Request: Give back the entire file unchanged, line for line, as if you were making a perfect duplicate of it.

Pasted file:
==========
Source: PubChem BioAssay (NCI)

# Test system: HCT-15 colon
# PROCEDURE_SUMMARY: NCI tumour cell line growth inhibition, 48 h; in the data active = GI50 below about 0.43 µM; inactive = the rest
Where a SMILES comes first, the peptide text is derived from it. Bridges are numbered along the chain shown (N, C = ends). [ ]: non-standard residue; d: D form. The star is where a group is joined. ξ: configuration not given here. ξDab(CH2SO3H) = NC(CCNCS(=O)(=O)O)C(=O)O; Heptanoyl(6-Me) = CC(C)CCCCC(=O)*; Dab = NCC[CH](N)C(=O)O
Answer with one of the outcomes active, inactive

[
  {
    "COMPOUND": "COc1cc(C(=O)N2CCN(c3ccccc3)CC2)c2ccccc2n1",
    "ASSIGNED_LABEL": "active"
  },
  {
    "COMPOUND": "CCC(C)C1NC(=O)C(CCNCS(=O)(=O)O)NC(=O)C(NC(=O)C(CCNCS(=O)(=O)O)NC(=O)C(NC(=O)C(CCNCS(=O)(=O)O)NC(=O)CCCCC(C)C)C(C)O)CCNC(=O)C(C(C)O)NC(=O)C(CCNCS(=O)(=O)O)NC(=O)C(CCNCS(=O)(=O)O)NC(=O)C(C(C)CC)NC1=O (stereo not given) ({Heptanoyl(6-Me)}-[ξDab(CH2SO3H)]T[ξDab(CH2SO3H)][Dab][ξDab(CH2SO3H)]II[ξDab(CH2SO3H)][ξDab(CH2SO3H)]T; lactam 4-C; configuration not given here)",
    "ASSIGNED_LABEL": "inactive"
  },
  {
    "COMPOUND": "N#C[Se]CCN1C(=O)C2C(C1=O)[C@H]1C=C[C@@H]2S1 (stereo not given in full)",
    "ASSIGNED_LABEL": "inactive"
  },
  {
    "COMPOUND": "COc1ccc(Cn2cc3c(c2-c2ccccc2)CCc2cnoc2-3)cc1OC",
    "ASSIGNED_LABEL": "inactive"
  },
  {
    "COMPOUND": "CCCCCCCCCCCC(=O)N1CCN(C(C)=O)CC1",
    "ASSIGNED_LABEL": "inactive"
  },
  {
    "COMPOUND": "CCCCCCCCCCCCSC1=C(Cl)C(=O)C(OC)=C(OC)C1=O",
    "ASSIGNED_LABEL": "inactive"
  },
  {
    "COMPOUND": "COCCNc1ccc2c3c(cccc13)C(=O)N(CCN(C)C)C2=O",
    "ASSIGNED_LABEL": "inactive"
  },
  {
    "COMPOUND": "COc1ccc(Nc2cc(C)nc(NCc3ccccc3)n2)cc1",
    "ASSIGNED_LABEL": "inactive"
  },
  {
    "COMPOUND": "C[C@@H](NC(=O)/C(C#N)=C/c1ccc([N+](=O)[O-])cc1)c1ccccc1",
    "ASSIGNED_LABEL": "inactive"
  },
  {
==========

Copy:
Source: PubChem BioAssay (NCI)

# Test system: HCT-15 colon
# PROCEDURE_SUMMARY: NCI tumour cell line growth inhibition, 48 h; in the data active = GI50 below about 0.43 µM; inactive = the rest
Where a SMILES comes first, the peptide text is derived from it. Bridges are numbered along the chain shown (N, C = ends). [ ]: non-standard residue; d: D form. The star is where a group is joined. ξ: configuration not given here. ξDab(CH2SO3H) = NC(CCNCS(=O)(=O)O)C(=O)O; Heptanoyl(6-Me) = CC(C)CCCCC(=O)*; Dab = NCC[CH](N)C(=O)O
Answer with one of the outcomes active, inactive

[
  {
    "COMPOUND": "COc1cc(C(=O)N2CCN(c3ccccc3)CC2)c2ccccc2n1",
    "ASSIGNED_LABEL": "active"
  },
  {
    "COMPOUND": "CCC(C)C1NC(=O)C(CCNCS(=O)(=O)O)NC(=O)C(NC(=O)C(CCNCS(=O)(=O)O)NC(=O)C(NC(=O)C(CCNCS(=O)(=O)O)NC(=O)CCCCC(C)C)C(C)O)CCNC(=O)C(C(C)O)NC(=O)C(CCNCS(=O)(=O)O)NC(=O)C(CCNCS(=O)(=O)O)NC(=O)C(C(C)CC)NC1=O (stereo not given) ({Heptanoyl(6-Me)}-[ξDab(CH2SO3H)]T[ξDab(CH2SO3H)][Dab][ξDab(CH2SO3H)]II[ξDab(CH2SO3H)][ξDab(CH2SO3H)]T; lactam 4-C; configuration not given here)",
    "ASSIGNED_LABEL": "inactive"
  },
  {
    "COMPOUND": "N#C[Se]CCN1C(=O)C2C(C1=O)[C@H]1C=C[C@@H]2S1 (stereo not given in full)",
    "ASSIGNED_LABEL": "inactive"
  },
  {
    "COMPOUND": "COc1ccc(Cn2cc3c(c2-c2ccccc2)CCc2cnoc2-3)cc1OC",
    "ASSIGNED_LABEL": "inactive"
  },
  {
    "COMPOUND": "CCCCCCCCCCCC(=O)N1CCN(C(C)=O)CC1",
    "ASSIGNED_LABEL": "inactive"
  },
  {
    "COMPOUND": "CCCCCCCCCCCCSC1=C(Cl)C(=O)C(OC)=C(OC)C1=O",
    "ASSIGNED_LABEL": "inactive"
  },
  {
    "COMPOUND": "COCCNc1ccc2c3c(cccc13)C(=O)N(CCN(C)C)C2=O",
    "ASSIGNED_LABEL": "inactive"
  },
  {
    "COMPOUND": "COc1ccc(Nc2cc(C)nc(NCc3ccccc3)n2)cc1",
    "ASSIGNED_LABEL": "inactive"
  },
  {
    "COMPOUND": "C[C@@H](NC(=O)/C(C#N)=C/c1ccc([N+](=O)[O-])cc1)c1ccccc1",
    "ASSIGNED_LABEL": "inactive"
  },
  {